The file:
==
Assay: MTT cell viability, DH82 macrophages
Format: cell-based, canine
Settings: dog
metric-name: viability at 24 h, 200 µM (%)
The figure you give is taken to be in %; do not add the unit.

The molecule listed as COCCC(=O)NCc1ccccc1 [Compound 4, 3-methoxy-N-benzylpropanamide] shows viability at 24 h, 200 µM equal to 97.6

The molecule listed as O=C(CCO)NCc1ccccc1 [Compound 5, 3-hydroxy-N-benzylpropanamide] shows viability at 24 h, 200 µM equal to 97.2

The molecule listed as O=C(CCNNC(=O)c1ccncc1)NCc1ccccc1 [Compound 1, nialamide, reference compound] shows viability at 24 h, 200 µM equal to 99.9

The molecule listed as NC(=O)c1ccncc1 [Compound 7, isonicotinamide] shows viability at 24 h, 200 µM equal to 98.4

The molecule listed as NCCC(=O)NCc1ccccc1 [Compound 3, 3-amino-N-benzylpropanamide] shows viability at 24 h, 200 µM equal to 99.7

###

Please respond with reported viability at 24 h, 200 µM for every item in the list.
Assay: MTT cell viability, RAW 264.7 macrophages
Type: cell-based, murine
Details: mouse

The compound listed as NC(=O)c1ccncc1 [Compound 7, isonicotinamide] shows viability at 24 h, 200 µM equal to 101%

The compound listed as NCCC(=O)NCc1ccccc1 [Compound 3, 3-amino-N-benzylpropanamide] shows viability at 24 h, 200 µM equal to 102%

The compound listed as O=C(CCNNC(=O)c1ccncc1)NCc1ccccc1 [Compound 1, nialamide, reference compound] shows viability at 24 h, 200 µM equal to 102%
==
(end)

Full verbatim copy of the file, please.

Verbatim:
Assay: MTT cell viability, DH82 macrophages
Format: cell-based, canine
Settings: dog
metric-name: viability at 24 h, 200 µM (%)
The figure you give is taken to be in %; do not add the unit.

The molecule listed as COCCC(=O)NCc1ccccc1 [Compound 4, 3-methoxy-N-benzylpropanamide] shows viability at 24 h, 200 µM equal to 97.6

The molecule listed as O=C(CCO)NCc1ccccc1 [Compound 5, 3-hydroxy-N-benzylpropanamide] shows viability at 24 h, 200 µM equal to 97.2

The molecule listed as O=C(CCNNC(=O)c1ccncc1)NCc1ccccc1 [Compound 1, nialamide, reference compound] shows viability at 24 h, 200 µM equal to 99.9

The molecule listed as NC(=O)c1ccncc1 [Compound 7, isonicotinamide] shows viability at 24 h, 200 µM equal to 98.4

The molecule listed as NCCC(=O)NCc1ccccc1 [Compound 3, 3-amino-N-benzylpropanamide] shows viability at 24 h, 200 µM equal to 99.7

###

Please respond with reported viability at 24 h, 200 µM for every item in the list.
Assay: MTT cell viability, RAW 264.7 macrophages
Type: cell-based, murine
Details: mouse

The compound listed as NC(=O)c1ccncc1 [Compound 7, isonicotinamide] shows viability at 24 h, 200 µM equal to 101%

The compound listed as NCCC(=O)NCc1ccccc1 [Compound 3, 3-amino-N-benzylpropanamide] shows viability at 24 h, 200 µM equal to 102%

The compound listed as O=C(CCNNC(=O)c1ccncc1)NCc1ccccc1 [Compound 1, nialamide, reference compound] shows viability at 24 h, 200 µM equal to 102%